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Found 11 results

  1. Security experts have discovered a malware platform that's so advanced in its design and execution that it could probably have been developed only with the active support of a nation-state. The malware—known alternatively as "ProjectSauron" by researchers from Kaspersky Lab and "Remsec" by their counterparts from Symantec—has been active since at least 2011 and has been discovered on 30 or so targets. Its ability to operate undetected for five years is a testament to its creators, who clearly studied other state-sponsored hacking groups in an attempt to replicate their advances and avoid
  2. In 1983, when I started the free software movement, malware was so rare that each case was shocking and scandalous. Now it’s normal. To be sure, I am not talking about viruses. Malware is the name for a program designed to mistreat its users. Viruses typically are malicious, but software products and software preinstalled in products can also be malicious – and often are, when not free/libre. In 1983, the software field had become dominated by proprietary (ie nonfree) programs, and users were forbidden to change or redistribute them. I developed the GNU operating system, which is often called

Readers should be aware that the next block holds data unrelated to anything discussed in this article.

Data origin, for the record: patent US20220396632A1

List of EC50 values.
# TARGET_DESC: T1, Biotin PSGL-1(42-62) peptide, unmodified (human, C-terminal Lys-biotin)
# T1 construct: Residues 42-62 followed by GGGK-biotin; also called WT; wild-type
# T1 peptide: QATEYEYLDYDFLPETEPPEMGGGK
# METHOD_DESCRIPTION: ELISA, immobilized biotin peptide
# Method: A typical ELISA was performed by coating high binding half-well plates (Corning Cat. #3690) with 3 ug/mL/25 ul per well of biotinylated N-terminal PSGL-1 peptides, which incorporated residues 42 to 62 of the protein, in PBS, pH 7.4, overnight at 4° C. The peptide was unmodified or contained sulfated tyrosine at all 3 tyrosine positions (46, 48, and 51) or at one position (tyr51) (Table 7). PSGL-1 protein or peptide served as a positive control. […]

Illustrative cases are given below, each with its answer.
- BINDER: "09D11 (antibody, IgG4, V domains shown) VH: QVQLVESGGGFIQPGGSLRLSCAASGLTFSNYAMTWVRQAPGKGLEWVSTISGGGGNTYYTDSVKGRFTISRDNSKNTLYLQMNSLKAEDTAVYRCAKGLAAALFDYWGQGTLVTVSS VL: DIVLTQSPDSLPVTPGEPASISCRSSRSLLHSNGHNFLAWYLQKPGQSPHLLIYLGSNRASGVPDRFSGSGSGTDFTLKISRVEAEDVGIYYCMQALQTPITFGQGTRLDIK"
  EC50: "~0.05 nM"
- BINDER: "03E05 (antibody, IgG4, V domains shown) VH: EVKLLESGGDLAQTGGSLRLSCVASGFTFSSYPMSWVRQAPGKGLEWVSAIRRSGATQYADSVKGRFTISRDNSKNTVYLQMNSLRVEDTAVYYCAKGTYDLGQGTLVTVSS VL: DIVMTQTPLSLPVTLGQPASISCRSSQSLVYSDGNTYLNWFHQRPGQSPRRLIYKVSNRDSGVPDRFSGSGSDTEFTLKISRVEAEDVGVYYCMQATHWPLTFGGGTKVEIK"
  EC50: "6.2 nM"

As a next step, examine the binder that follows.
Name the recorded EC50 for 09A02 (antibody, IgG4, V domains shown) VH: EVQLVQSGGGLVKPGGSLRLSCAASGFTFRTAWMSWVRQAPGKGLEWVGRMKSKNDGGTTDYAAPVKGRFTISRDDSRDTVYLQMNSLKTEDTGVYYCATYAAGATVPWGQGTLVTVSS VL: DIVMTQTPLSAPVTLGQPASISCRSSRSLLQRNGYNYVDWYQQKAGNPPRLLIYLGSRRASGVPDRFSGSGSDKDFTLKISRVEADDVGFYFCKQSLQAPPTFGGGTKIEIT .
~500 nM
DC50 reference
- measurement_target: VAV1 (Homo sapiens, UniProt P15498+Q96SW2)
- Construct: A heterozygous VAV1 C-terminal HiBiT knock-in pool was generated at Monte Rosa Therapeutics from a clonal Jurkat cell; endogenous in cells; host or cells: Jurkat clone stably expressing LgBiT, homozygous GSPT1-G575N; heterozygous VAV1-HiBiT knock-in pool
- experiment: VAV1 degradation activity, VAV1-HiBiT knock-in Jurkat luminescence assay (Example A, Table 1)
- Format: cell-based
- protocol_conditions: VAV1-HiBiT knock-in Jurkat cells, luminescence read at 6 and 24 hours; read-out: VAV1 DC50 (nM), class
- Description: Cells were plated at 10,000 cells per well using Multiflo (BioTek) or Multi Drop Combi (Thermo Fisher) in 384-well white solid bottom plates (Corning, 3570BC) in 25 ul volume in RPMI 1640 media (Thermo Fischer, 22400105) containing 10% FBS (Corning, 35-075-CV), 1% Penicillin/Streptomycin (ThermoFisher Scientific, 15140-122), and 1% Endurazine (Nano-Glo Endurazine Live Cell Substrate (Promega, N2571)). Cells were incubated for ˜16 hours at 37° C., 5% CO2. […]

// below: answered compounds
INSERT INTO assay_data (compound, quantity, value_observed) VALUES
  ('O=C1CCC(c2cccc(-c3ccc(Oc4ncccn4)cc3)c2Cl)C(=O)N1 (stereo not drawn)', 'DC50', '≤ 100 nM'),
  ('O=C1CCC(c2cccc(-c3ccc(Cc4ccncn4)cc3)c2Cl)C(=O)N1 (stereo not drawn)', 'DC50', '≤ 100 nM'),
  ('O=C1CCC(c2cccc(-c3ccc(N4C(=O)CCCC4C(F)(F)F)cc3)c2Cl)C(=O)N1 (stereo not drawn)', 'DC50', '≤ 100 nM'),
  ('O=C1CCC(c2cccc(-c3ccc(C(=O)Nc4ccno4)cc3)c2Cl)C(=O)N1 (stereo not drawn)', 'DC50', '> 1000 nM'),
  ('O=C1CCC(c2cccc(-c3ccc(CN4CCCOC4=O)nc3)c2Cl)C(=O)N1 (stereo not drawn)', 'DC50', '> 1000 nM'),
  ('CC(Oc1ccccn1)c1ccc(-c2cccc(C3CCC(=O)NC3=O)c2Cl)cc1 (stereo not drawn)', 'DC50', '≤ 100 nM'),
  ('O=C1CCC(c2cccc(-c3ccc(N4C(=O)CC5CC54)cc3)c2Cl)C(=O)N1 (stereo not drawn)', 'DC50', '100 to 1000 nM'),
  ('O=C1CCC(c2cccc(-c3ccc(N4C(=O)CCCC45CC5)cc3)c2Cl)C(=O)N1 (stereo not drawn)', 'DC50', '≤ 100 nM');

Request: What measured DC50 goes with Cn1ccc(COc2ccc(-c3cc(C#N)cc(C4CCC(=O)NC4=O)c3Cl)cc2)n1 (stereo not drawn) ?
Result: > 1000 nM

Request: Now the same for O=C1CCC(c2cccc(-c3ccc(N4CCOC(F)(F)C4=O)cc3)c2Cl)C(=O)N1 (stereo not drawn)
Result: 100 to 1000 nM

3. Google is requiring more Windows-based Chrome extensions to be installed from its Web Store and will enforce the same requirement on Mac users in a few months in an attempt to prevent users from inadvertently installing malicious titles. The move comes a year after Google first required Windows users to download extensions from the Chrome Web Store, a mandate that resulted in a 75-percent drop in user support requests seeking help uninstalling unwanted extensions. The policy wasn't enforced on the Windows developer channel, so developers of malicious extensions have increasingly embraced it as
  4. Authorities are advising all users of the Tor network to check their computers for malware after it emerged that a Russian hacker has been using the network to spread a powerful virus. Tor, which began as a secret project from the US Naval Research Laboratory, works by piling up layers of encryption over data, nested like the layers of an onion, which gave the network its original name, The Onion Router (TOR). Tor encrypts data, including the destination IP address, multiple times and sends it through a virtual circuit made up of successive, randomly selected relays. Each relay decrypts a
  5. Researchers at Malwarebytes noticed strange behavior on sites like Last.fm, The Times of Israel and The Jerusalem Post. Ads on the sites were being unusually aggressive, setting off anti-virus warnings and raising flags in a number of Malwarebytes systems. After some digging, researcher Jerome Segura realized the problem was coming from Google's DoubleClick ad servers and the popular Zedo ad agency. Together, they were serving up malicious ads designed to spread the recently identified Zemot malware. A Google representative has confirmed the breach, saying "our team is aware of this and has ta